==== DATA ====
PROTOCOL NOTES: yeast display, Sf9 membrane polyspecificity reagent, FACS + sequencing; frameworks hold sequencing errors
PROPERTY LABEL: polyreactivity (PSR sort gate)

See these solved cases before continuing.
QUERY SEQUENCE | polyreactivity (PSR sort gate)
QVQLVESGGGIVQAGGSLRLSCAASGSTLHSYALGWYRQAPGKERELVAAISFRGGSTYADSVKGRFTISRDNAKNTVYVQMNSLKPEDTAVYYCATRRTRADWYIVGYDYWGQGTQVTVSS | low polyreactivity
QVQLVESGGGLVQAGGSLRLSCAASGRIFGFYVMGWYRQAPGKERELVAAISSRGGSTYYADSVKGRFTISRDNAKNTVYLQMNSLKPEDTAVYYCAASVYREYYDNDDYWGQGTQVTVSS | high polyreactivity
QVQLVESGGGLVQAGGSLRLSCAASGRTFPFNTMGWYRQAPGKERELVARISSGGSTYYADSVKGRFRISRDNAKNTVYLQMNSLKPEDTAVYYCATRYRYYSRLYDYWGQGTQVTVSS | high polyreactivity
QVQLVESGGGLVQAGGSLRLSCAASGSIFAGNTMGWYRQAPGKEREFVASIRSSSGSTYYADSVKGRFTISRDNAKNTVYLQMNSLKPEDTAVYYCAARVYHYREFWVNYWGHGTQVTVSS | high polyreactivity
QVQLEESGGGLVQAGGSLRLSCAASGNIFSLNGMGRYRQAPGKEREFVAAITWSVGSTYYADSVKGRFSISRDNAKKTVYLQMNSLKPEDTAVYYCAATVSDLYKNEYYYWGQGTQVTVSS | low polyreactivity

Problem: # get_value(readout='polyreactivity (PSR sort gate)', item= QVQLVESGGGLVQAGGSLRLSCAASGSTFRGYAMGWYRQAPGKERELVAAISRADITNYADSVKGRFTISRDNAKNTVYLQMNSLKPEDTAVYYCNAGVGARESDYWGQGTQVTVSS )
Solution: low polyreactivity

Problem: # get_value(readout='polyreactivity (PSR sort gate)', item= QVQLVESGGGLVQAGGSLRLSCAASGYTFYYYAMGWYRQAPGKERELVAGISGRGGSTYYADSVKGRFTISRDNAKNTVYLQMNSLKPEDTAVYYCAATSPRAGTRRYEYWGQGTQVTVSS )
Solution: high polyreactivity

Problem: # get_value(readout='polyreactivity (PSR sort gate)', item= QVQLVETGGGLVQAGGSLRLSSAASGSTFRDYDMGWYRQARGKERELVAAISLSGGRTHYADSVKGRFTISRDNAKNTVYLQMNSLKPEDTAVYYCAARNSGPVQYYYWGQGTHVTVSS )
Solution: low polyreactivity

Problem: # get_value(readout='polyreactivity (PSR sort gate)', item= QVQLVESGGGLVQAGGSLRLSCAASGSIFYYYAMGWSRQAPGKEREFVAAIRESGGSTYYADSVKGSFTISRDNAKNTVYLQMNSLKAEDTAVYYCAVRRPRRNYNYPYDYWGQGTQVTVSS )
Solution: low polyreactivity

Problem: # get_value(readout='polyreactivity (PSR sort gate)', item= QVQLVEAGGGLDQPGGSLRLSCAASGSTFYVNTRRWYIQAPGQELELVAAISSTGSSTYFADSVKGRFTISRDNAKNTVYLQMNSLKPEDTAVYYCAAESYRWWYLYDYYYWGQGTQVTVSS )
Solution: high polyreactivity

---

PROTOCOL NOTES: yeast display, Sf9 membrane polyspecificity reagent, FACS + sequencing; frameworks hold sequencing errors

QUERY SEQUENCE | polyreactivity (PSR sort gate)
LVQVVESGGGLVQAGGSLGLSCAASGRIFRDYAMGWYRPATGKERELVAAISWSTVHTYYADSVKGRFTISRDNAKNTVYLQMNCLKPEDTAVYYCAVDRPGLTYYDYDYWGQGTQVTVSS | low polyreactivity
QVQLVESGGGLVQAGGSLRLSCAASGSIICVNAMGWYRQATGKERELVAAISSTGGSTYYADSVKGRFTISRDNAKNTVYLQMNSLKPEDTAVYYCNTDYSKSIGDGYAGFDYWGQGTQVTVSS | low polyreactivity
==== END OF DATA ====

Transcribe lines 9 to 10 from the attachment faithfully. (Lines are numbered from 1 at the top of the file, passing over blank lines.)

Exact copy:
QVQLEESGGGLVQAGGSLRLSCAASGNIFSLNGMGRYRQAPGKEREFVAAITWSVGSTYYADSVKGRFSISRDNAKKTVYLQMNSLKPEDTAVYYCAATVSDLYKNEYYYWGQGTQVTVSS | low polyreactivity

Problem: # get_value(readout='polyreactivity (PSR sort gate)', item= QVQLVESGGGLVQAGGSLRLSCAASGSTFRGYAMGWYRQAPGKERELVAAISRADITNYADSVKGRFTISRDNAKNTVYLQMNSLKPEDTAVYYCNAGVGARESDYWGQGTQVTVSS )